Why Michael Crabtree Has Made Alex Smith's Resurrection Possible

Andy BenschSenior Writer IFebruary 19, 2010

SANTA CLARA, CA - MAY 01:  Michael Crabtree #15 of the San Francisco 49ers looks on during practice as quaterback Alex Smith #11 practices during the 49ers Minicamp at their training facilities on May 1, 2009 in Santa Clara, California. Crabtree was the 49ers first round draft pick.  (Photo by Jed Jacobsohn/Getty Images)
Jed Jacobsohn/Getty Images

Less than six months ago, Alex Smith, San Francisco’s first overall draft choice from 2005, had been beaten out for the 49ers’ starting quarterback spot by career journeyman Shaun Hill.

After two straight injury-filled seasons, Smith’s future as an NFL starter seemed incredibly bleak after losing the quarterback competition in training camp.

Heading into the 2009 season, the 49ers were looking to play a hard-hitting defensive style while eating up the clock on offense with star running back Frank Gore.

Fortunately for Smith, this type of football stopped working five games into the season when San Francisco was embarrassed on their home turf by a 45-10 score against the Atlanta Falcons.

Two weeks later in Houston, the Hill-led offense was only able to muster 54 yards of offense in the first half and the 49ers were down 21-0 at halftime.

With nothing working offensively, head coach Mike Singletary elected to put Smith in the game to try and change things up.

The 49ers may have lost the game, but three touchdown passes to Vernon Davis later and the 49ers managed to turn a 21-0 deficit into a three point loss, 24-21.

While Davis was the beneficiary of three touchdown catches, don’t think for a second the presence of Michael Crabtree wasn’t just as critical to Smith’s impressive showing against the Texans.

Three of Crabtree’s five receptions and 34 of his 56 yards receiving came in the second half with Smith under center. And the impact the rookie made in his first game was undeniable. Davis was able to find open seams in the defense, seemingly at will because Texan defensive backs had to account for yet another weapon in the passing game.

If Crabtree hadn’t been active for his first game, Smith might not have seen the field for the second half and who knows how much time he would have seen the rest of the season, if any.

Had the 10th overall pick of the 2009 draft held out any longer, the chances he would have been able to make as big of impact as he did, decrease dramatically.

But the former Texas Tech star signed and got into the lineup right when they needed him most. His ability to stretch the field and make plays in the passing game enabled the 49ers coaching staff to make the decision to go with the more athletic quarterback.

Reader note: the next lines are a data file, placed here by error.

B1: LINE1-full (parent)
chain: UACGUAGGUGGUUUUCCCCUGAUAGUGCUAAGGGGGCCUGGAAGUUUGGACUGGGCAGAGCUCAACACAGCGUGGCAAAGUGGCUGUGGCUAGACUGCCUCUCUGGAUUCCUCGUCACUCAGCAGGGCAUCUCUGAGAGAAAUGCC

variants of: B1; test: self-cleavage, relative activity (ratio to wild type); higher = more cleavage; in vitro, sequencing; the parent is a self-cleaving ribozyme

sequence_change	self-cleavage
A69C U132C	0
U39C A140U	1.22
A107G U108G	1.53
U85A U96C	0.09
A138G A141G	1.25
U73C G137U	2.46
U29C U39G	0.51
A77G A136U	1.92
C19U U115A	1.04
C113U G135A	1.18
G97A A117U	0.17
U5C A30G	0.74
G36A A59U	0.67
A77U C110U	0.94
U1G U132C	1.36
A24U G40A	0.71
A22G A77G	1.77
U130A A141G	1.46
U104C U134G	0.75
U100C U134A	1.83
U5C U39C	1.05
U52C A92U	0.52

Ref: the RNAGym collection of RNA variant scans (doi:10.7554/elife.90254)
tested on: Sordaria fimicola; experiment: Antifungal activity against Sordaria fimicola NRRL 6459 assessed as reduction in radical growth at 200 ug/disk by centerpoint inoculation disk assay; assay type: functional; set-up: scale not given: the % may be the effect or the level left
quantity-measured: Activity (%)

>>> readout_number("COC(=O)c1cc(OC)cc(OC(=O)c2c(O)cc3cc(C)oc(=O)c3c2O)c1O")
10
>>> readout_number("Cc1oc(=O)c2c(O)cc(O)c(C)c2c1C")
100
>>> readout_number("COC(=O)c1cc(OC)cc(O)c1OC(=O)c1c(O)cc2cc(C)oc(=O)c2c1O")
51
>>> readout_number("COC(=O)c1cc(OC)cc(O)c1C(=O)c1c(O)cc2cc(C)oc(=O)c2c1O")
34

And while the verdict is still out on whether Alex Smith has what it takes to be a consistent difference maker, at least he will now be given an adequate opportunity to showcase his ability (or lack thereof depending on your viewpoint).

By taking Crabtree at No. 10 overall, the 49ers gave Smith the first true No. 1 quality receiver in his career. Up until this past season, the “No. 1″ receivers the 49ers had featured since 2005 were Brandon Lloyd, Antonio Bryant, Darrell Jackson, and Isaac Bruce.

Lloyd has managed just 860 yards and two touchdowns for three different teams over four years since leaving San Francisco; Jackson caught just 12 balls for 190 yards with the Denver Broncos two years ago before being inactive all of last season; and Isaac Bruce is bound to retire after a disappointing 2009 campaign.

While Bryant may have had No. 1 receiving talent, his attitude, and immaturity led him to miss the entire 2007-08 season after being let go just one year after signing a four year, $14 million contract. Reports suggested he clashed with former 49er head coach Mike Nolan but the speeding incident and subsequent resisting of arrest in November of his season with San Francisco also aided his departure.

Therefore, over Smith’s career he had been throwing to receiving corps headlined by an inconsistent Lloyd (who would only make catches if they were of the spectacular variety), a belligerent Bryant, and a washed-up Jackson.

Not exactly the best targets for a young quarterback.

And if the 49ers didn’t have the benefit of a receiver with the talents of Crabtree last season, continued inconsistencies from their No. 1 overall pick  would have been nearly unpreventable.

In fact, if Smith had taken over for Hill mid-season without Crabtree in the mix, the 49ers would probably be looking to draft a quarterback in the first round of the upcoming draft.

Without Crabtree, Smith would have been throwing to Josh Morgan as the No. 1 and either Jason Hill/Brandon Jones/Arnaz Battle as No. 2. If that had been the case, would Smith have come even close to completing 60 percent of his passes for 2,300 yards and 18 touchdowns in 10-and-a-half games?

Probably not.  And consequently the 49ers would most likely be looking to draft another quarterback.

But Smith’s improvement has given San Francisco some stability at the quarterback position for the time being and allowed the organization to address more critical needs in the upcoming draft.

As for next season, continued development from Smith will be a must if he wants to return in 2011.

And while nobody knows for certain whether Smith will be able to go on to have a successful career, at least one thing is certain: Crabtree’s presence has made it possible.

The author originally posted this article for Nfltouchdown.com: http://www.nfltouchdown.com/why-michael-crabtrees-presence-has-made-alex-smiths-resurrection-possible/